Medical therapy of CM incorporates the same preventive medications used to treat episodic migraines and frequent migraines with and without auras, with the addition of onabotulinumtoxinA, the only FDA-approved treatment for CM. The goal of treatment is to transform the chronic daily headache (CDH) patient back to episodic migraine, making the episodic migraine amenable to acute treatment. Since criteria for CM often include a previous history of episodic migraine, setting the therapy outcome as...

Diagnosis of Sunctsuna

SUNCT (Short-lasting Unilateral Neuralgiform headache with Conjunctival injection and Tearing) and SUNA (Short-lasting Unilateral Neuralgiform headache with cranial Autonomic symptoms) are very brief headaches. The prominent cranial autonomic features can deceive the clinician, because they can be triggered by cutaneous stimuli, similar to trigeminal neuralgia. These headaches are characterized by paroxysms of short-lasting (5-240 s) stabbing tic-like pain. Average duration of each attack is...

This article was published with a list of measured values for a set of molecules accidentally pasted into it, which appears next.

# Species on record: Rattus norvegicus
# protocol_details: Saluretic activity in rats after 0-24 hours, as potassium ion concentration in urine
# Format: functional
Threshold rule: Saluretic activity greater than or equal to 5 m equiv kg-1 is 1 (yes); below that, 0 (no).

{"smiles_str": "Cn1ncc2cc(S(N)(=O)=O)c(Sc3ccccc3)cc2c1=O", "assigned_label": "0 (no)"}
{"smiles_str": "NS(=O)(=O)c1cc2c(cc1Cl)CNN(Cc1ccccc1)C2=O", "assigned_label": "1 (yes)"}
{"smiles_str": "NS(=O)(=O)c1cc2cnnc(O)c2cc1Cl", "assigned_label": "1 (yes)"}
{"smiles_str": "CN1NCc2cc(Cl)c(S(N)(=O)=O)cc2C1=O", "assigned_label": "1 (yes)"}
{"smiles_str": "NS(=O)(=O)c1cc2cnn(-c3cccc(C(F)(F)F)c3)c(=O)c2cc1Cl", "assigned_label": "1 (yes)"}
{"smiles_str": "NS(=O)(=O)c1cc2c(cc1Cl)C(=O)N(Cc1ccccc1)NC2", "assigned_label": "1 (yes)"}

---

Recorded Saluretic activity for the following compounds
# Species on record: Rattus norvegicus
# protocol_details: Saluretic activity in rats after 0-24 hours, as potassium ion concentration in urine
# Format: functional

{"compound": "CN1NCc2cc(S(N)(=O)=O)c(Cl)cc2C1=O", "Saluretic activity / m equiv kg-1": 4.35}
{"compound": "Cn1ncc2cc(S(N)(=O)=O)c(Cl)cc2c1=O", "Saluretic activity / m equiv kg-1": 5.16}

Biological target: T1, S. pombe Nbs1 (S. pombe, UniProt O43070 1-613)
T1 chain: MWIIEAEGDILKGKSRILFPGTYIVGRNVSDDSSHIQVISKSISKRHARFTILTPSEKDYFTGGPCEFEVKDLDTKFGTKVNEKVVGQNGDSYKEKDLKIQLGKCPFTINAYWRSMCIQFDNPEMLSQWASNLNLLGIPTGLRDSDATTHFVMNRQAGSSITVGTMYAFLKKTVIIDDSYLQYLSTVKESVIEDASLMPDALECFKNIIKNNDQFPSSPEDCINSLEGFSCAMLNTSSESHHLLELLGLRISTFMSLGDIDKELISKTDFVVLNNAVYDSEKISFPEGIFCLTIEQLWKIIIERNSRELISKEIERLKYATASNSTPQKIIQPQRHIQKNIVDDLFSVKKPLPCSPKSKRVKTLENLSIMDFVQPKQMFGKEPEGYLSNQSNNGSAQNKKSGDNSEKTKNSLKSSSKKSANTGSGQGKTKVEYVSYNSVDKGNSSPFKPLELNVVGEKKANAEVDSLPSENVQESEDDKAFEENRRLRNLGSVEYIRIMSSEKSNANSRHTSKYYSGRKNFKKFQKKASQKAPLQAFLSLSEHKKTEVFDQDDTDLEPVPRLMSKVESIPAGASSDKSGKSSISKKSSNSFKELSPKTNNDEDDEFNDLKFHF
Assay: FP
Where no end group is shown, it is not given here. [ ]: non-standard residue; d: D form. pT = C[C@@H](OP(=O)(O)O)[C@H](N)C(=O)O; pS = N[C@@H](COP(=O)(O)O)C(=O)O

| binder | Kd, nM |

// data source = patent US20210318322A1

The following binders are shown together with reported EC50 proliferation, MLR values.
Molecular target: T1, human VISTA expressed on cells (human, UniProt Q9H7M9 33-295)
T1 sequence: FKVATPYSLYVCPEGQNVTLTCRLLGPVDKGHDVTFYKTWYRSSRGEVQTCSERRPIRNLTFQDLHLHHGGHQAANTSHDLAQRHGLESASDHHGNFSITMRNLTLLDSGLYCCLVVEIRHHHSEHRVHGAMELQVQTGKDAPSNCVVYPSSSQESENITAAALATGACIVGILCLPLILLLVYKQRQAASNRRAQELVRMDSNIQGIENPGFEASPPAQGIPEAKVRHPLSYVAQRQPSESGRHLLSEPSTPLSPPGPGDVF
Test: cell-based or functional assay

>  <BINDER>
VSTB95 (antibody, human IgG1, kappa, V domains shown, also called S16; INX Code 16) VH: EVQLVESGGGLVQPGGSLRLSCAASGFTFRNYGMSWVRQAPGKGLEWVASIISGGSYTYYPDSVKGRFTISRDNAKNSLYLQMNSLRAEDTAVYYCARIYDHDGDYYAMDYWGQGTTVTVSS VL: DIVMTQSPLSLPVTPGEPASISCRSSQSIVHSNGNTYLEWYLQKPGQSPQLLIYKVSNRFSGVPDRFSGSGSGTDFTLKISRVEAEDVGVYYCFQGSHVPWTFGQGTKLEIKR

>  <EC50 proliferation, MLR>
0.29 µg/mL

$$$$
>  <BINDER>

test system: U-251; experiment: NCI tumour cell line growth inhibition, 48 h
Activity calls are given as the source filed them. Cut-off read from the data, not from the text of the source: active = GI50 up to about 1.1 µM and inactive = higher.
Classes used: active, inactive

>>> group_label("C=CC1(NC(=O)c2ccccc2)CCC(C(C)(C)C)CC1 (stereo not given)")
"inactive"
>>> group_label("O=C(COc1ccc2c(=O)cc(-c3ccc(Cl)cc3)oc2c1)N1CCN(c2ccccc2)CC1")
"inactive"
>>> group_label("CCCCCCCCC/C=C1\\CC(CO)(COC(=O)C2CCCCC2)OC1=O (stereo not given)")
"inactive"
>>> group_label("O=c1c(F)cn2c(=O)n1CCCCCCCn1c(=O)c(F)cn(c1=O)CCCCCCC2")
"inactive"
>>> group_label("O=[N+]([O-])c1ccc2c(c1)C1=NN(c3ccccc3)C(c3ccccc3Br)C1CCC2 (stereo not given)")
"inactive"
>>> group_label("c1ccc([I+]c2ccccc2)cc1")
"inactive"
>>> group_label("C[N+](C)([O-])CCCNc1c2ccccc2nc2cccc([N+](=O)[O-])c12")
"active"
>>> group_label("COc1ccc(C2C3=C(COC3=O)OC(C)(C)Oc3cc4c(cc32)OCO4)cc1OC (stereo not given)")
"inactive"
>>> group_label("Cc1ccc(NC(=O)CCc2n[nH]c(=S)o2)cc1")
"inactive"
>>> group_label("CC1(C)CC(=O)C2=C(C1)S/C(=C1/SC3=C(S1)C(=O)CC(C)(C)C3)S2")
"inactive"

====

Migraine Dizziness and Orthostatic Intolerance OI

Orthostatic intolerance (OI) covers a spectrum of symptoms including presyncope and syncope, weakness and fatigue, tachycardia or palpitations, nausea, and difficulty concentrating. Symptoms can be aggravated by prolonged standing, physical exertion, environmental warming, post-prandial states, and menses. Diagnosis is based on history and results of heads-up tilt table testing. Orthostatic intolerance is a subset of dysautonomia. Common OI disorders include vasovagal response, cardioinhibitory...

Migraine Specific Treatment Triptans